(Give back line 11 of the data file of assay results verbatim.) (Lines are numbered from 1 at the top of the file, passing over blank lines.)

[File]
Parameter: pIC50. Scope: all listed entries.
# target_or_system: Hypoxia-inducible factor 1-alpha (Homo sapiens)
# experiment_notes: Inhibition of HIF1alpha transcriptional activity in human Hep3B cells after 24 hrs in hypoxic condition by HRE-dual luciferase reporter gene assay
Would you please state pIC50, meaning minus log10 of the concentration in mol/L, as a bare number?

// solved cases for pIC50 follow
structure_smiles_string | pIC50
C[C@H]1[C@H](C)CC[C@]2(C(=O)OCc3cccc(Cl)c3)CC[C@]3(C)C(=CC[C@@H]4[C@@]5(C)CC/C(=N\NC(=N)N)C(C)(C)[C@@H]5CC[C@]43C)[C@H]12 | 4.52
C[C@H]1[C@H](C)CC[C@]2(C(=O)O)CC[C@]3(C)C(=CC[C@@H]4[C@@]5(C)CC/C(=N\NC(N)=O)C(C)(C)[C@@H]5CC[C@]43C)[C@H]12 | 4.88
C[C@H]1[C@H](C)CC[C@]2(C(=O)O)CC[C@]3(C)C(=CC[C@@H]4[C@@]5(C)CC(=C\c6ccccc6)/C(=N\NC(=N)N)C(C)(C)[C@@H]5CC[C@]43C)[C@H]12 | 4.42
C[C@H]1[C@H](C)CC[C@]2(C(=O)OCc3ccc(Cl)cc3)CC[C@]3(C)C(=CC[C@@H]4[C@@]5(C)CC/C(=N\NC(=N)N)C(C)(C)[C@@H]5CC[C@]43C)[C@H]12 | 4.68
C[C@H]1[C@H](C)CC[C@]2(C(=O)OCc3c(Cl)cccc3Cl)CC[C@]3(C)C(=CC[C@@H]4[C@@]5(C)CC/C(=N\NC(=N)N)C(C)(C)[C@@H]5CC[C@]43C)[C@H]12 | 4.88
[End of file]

C[C@H]1[C@H](C)CC[C@]2(C(=O)OCc3c(Cl)cccc3Cl)CC[C@]3(C)C(=CC[C@@H]4[C@@]5(C)CC/C(=N\NC(=N)N)C(C)(C)[C@@H]5CC[C@]43C)[C@H]12 | 4.88